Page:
Top 15 International Economic Organizations

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There are many international economic organizations.

In this post, I’m going to give you important facts you must know about 15 of these international economic organizations.

1. International Monetary Fund (IMF)

The International Monetary Fund (IMF) is a financial institution set up to manage the international monetary system.

The IMF also aims to create favourable conditions for the expansion of international trade. To achieve this goal, the IMF works to provide an all-around extension of international purchasing power

This short-term financial assistance is to enable countries in temporary (short-term) balance of payment difficulties to overcome such difficulties without harming the interests of others.

The IMF came out of the Bretton Woods conference of1944 which established more or less fixed exchange rates in the world.

2. International Bank for Reconstruction and Development (IBRD)/World Bank

Another international economic organization is the the International Bank for Reconstruction and Development (IBRD). The IBRD is popularly known as the World Bank

The IBRD or World Bank is a sister institution of the IMF as both are products of the 1944 Bretton Woods Conference in the USA.

The World Bank is the world’s largest source of long-term multilateral development finance.

3. International Development Association (IDA)

The International Development Association is an affiliate of the World Bank. A general feeling that development finance on somewhat easier terms should be made available to the poorer areas of the less-developed world led to the formation of the IDA.

4. International Finance Corporation (IFC)

The IFC is another member of the World Bank Group. This international economic organization operates on more commercial lines.

5. The Organization of Petroleum Exporting Countries (OPEC)

OPEC is a cartel of crude oil producers that supplies crude oil to the world market. It is the best known international commodity agreement and an important example of international economic cooperation.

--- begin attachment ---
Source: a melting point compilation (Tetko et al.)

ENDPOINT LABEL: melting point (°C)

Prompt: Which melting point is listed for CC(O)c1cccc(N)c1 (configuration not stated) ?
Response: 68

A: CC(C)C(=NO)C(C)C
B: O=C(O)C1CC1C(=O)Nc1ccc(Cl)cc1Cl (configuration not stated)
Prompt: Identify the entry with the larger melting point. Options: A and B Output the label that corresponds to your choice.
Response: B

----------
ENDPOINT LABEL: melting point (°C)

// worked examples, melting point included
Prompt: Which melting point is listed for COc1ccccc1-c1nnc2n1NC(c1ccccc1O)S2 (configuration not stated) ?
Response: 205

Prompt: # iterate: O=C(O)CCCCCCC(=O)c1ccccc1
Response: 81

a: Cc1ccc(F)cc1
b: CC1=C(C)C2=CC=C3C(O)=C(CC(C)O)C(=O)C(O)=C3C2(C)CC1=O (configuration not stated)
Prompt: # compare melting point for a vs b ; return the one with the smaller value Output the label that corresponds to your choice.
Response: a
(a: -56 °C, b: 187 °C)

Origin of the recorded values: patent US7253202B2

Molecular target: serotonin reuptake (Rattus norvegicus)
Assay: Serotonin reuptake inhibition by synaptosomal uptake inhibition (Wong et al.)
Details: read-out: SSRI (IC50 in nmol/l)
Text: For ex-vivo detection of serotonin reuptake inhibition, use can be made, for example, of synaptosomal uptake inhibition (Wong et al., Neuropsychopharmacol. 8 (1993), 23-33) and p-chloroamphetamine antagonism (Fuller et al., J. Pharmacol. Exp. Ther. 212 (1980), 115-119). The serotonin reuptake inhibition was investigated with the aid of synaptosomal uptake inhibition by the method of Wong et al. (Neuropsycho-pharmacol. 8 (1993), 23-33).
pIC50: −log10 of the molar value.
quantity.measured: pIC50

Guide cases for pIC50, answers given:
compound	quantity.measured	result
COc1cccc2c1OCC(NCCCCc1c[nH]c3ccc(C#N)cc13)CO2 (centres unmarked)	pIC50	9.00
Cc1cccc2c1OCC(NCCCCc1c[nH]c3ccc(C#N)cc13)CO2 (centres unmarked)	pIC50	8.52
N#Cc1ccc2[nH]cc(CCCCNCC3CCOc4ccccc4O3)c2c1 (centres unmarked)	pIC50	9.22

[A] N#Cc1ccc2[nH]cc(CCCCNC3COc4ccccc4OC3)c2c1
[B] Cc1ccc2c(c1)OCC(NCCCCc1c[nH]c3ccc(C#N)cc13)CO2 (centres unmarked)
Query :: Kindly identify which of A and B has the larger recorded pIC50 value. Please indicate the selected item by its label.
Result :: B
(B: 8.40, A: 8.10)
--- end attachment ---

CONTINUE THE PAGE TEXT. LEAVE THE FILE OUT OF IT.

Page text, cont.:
The OPEC was formed in 1960 with its headquarters in Geneva, Switzerland – a neutral ground for its member-states.

OPEC is made up of thirteen-member-nations namely Saudi Arabia, Iran, Ecuador, Algeria, Libya, Kuwait, Nigeria, Venezuela, Iraq, Qatar, Gabon, Indonesia and the United Arab Emirates (UAE). Saudi Arabia remains the largest producer of oil within the OPEC.

OPEC accounts for about 60% of total global crude-oil production.

In fact, OPEC accounts for 90% of the world’s total exports. This is due to the fact that other large producers, the USA and Russia, are not major exporters of crude oil.

6. Economic Community of West African States (ECOWAS)

The Economic Community of West African States (ECOWAS) is an international economic organization made up of fifteen West African States (Mauritania having left in 2002). The ECOWAS seeks to accelerate economic and social development of member states. The overall goal of ECOWAS is to improve the living standards of their people.

The current 15 member states of the ECOWAS are:

Nigeria, Sierra Leone, Ivory Coast, Mali, Cape Verde, Niger, Togo, Ghana, Liberia, Senegal, Guinea, Burkina Faso, The Gambia, Guinea Bissau, Benin

Click here for a more detailed information on the ECOWAS

7. European Economic Community (EEC)

The European Economic Community (EEC) is also known as The European Common Market.

The EEC’s main objective is to promote free trade among members under the Treaty of Rome, Italy in (1957). The founding members of the EEC were six European countries namely Italy, France, West Germany, Belgium, Luxembourg and Holland.

Britain, The Republic of Ireland and Denmark joined the EEC in 1972.

Much later, Spain, Portugal and Greece also joined the.

Today, the EEC has expanded beyond Europe with the acceptance of some African, Caribbean and Pacific (ACP) countries as associate members.

8. The African Development Bank (AfDB)